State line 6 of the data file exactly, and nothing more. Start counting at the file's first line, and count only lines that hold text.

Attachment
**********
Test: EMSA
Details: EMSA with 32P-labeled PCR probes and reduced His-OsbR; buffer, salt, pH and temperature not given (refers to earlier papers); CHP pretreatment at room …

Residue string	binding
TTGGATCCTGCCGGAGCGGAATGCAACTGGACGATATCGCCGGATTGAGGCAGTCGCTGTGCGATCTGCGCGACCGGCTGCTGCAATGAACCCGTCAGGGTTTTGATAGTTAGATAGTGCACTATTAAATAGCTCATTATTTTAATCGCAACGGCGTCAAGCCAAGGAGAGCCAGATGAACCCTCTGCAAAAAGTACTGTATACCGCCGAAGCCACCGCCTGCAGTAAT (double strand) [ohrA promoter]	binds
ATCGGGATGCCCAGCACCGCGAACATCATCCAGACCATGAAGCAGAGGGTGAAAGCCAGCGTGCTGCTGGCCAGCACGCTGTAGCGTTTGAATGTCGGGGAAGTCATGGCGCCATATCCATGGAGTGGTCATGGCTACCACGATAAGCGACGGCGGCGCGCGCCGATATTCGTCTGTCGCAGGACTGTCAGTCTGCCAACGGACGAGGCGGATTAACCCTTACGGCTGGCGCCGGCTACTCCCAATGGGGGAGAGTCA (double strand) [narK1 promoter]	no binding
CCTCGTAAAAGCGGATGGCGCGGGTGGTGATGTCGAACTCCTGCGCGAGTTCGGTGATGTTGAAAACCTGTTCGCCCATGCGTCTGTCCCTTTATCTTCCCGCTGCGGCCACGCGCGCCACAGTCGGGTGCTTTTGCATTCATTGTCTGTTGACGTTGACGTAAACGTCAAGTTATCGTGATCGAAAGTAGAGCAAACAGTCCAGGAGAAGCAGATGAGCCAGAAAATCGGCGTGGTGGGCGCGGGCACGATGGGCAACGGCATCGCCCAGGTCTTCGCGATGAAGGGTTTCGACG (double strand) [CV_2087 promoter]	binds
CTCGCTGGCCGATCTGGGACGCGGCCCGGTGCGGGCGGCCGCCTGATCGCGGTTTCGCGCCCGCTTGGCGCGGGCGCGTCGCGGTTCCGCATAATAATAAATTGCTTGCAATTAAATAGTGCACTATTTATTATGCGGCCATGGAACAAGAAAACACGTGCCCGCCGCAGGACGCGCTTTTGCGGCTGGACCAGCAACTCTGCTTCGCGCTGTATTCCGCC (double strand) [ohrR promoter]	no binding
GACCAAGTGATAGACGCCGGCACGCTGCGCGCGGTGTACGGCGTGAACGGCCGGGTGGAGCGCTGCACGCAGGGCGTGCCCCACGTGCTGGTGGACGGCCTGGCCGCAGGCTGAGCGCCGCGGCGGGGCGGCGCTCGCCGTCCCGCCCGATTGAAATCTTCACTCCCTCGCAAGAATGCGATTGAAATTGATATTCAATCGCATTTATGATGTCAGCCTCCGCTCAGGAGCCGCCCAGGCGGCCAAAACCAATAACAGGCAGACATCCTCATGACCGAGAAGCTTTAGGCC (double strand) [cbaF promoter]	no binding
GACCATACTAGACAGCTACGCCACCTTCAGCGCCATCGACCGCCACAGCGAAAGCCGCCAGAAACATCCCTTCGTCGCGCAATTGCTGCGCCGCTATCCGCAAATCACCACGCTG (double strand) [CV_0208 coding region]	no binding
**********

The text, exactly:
CCTCGTAAAAGCGGATGGCGCGGGTGGTGATGTCGAACTCCTGCGCGAGTTCGGTGATGTTGAAAACCTGTTCGCCCATGCGTCTGTCCCTTTATCTTCCCGCTGCGGCCACGCGCGCCACAGTCGGGTGCTTTTGCATTCATTGTCTGTTGACGTTGACGTAAACGTCAAGTTATCGTGATCGAAAGTAGAGCAAACAGTCCAGGAGAAGCAGATGAGCCAGAAAATCGGCGTGGTGGGCGCGGGCACGATGGGCAACGGCATCGCCCAGGTCTTCGCGATGAAGGGTTTCGACG (double strand) [CV_2087 promoter]	binds